"As we have seen Corbin all year, it's tough. His slider looks like a fastball to the last minute," Nationals manager Dave Martinez said following Game 3. "And he threw a pretty good one to Martin. It was down, and he was able to put the bat on it."
Two more pinch-hitters
At this point Corbin was running on fumes. It was plainly obvious. Chris Taylor pinch-hit for starter Hyun-Jin Ryu and Corbin walked him on five pitches, only one of which was in the neighborhood of the strike zone:
The Taylor walk put runners runners on first and second with two outs, and pushed Corbin's pitch count over 30. Martinez had two options after that:
- A tired Corbin against Enrique Hernandez (.261/.335/.423 vs. LHP)
- A fresh Suero against Joc Pederson (.252/.349/.571 vs. RHP)
Martinez decided to stick with Corbin and Roberts pinch-hit Hernandez. Corbin again got ahead in the count 0-2 on Hernandez, but was unable to put him away. He left a slider right out over the plate and Hernandez sent it to deep left field for a two-run double.
Corbin went up 0-2 on Bellinger (single), Martin (double), and Hernandez (double) in that sixth inning, and they all came through with important hits. As noted earlier, Corbin held hitters to a .142/.223/.240 batting line with a 52.7 percent strikeout rate in two-strike counts during the regular season. That put-away slider was nowhere to be found in Game 3.
"Yeah, it was frustrating. The 0-2, we couldn't put the guys away, that's tough," Martinez said. "I'm not taking nothing against those guys. Those guys are pretty good hitters. But some pretty good pitching. We had guys 0-2 and we just couldn't finish them off tonight."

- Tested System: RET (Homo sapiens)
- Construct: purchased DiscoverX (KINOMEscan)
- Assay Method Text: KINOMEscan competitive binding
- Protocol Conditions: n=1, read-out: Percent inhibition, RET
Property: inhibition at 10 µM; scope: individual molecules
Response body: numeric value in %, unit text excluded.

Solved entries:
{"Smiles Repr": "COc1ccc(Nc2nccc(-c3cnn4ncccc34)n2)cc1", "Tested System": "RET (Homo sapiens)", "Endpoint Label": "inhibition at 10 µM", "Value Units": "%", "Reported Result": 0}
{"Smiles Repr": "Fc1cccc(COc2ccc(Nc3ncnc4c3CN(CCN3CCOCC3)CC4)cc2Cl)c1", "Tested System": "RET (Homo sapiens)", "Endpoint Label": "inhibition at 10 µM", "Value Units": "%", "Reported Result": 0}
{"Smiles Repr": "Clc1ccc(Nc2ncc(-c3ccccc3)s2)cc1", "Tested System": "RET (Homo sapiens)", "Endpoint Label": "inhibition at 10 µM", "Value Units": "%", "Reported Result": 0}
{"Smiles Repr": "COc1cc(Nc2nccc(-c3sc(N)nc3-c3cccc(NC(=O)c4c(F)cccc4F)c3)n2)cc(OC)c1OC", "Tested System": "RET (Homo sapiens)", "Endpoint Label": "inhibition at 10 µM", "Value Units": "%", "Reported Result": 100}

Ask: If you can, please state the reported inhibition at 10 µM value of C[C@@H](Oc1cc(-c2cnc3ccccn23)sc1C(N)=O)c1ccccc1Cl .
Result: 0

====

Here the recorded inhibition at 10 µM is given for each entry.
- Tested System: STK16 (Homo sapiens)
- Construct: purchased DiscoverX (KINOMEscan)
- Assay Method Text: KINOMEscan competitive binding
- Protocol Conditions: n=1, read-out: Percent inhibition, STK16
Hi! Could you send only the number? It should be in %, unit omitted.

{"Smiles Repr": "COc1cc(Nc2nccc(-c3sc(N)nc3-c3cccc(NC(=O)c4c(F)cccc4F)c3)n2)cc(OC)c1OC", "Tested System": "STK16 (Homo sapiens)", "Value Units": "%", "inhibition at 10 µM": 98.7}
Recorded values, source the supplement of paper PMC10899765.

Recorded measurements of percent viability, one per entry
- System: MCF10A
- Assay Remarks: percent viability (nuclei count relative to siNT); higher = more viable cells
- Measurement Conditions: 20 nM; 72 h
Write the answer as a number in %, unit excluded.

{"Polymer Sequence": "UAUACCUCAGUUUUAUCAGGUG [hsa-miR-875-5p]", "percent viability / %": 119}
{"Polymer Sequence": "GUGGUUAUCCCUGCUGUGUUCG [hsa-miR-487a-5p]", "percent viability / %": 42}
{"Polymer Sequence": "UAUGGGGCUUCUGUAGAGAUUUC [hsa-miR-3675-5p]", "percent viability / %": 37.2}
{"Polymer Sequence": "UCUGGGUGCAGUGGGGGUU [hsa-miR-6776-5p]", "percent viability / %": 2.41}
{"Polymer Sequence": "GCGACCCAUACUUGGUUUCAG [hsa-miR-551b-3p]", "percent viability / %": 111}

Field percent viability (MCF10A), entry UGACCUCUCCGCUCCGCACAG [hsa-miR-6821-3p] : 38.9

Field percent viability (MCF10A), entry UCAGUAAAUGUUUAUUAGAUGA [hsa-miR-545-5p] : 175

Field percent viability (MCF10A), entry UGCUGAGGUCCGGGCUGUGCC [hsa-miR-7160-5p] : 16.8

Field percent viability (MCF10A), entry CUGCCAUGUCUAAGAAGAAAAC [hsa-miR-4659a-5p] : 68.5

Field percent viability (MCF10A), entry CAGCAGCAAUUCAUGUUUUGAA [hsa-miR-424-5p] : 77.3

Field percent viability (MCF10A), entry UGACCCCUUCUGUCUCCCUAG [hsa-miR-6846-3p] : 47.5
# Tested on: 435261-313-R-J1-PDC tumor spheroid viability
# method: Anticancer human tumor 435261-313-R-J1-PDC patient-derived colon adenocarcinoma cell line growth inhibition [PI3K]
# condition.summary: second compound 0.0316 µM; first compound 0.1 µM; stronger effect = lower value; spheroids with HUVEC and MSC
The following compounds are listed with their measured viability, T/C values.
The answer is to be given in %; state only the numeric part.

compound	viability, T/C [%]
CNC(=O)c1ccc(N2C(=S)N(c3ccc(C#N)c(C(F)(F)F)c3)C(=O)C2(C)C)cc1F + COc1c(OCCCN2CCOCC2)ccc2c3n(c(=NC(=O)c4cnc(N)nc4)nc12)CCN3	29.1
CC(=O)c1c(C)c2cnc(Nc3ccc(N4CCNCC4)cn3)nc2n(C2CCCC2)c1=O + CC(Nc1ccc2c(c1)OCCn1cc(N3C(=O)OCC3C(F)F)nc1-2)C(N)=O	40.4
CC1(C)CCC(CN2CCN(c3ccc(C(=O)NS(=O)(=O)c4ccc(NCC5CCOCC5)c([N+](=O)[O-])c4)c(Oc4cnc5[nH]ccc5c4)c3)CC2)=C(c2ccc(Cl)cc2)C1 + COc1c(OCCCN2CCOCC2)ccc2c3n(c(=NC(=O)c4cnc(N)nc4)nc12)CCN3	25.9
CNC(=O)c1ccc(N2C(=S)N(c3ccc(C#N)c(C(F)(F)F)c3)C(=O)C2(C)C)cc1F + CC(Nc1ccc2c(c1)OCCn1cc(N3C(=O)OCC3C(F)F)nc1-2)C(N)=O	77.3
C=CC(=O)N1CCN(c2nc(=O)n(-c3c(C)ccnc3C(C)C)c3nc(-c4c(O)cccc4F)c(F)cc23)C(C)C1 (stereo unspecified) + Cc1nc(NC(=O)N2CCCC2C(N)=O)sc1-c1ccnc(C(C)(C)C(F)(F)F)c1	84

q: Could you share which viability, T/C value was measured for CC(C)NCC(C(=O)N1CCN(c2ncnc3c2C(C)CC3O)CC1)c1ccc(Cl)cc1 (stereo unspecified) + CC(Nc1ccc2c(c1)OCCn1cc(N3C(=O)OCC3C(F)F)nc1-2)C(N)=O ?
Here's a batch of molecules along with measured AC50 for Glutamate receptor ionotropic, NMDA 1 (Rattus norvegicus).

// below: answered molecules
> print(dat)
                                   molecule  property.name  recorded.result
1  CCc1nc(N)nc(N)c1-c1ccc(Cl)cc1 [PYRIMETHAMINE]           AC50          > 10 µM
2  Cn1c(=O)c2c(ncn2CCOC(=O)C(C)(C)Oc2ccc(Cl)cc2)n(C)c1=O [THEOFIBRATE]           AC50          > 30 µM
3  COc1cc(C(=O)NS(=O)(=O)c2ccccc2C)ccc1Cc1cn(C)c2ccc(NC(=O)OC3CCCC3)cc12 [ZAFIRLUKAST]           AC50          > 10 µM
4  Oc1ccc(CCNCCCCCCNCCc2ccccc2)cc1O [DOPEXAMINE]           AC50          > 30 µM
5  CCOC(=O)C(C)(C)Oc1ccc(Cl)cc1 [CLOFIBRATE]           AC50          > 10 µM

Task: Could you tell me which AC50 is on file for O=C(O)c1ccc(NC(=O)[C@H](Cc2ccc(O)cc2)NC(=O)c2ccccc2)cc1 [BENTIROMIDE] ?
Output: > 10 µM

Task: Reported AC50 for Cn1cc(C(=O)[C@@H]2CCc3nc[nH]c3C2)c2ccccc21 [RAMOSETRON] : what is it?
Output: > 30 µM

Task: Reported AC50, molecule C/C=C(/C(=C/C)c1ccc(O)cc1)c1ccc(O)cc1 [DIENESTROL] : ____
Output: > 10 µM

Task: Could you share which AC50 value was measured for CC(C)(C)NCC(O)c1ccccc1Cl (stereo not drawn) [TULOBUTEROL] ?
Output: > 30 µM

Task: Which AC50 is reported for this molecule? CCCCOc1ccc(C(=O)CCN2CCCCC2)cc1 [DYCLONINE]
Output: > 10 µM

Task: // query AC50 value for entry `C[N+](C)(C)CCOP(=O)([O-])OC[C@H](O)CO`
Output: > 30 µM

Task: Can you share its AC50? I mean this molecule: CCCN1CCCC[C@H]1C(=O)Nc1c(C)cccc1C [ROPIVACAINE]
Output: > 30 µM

Turner piles on
Corbin faced eight batters and threw 35 pitches in the sixth inning, and he recorded two outs. He allowed four straight Dodgers to reach base with two outs and was finally -- and mercifully -- pulled after intentionally walking Muncy.
In came Suero and, sticking with the theme of the inning, he got ahead in the count 0-2 on Justin Turner. Turner worked the count back full 3-2, then unloaded on a cutter that leaked middle-middle. The three-run home run broke the game open and gave Los Angeles a (seemingly) comfortable 8-2 lead.
Bellinger followed the Turner home run with a double, his second hit of the inning and second hit of the NLDS, which meant seven consecutive Dodgers reached base with two outs. Seager grounded out to second base -- he made two of the three outs in the inning -- to finally end the sixth.
The Dodgers scored seven runs on six hits and two walks (one intentional) in the sixth inning. Four of the six hits came in two-strike counts, and four of the six hits were extra-base hits. All seven runs scored with two outs. Roberts used three pinch-hitters in the inning (Freese, Taylor, Hernandez) and all three reached base. Los Angeles went 3 for 3 with two walks with runners in scoring position in the sixth after going 1 for 12 in those situations in Games 1-2.
For five innings Sunday, Sanchez flummoxed the Dodgers with a steady diet of upper-80s fastballs and dead fish changeups, but his pitch count was elevated and the middle of the order was due up a third time. It was time to go Corbin, which I contest was the correct move. He's one of your best pitchers, so use him in a big spot. It didn't work out, and the Dodgers took control of Game 3.
"You don't plan for seven-run innings," Roberts said following Game 3, "but it was good to see."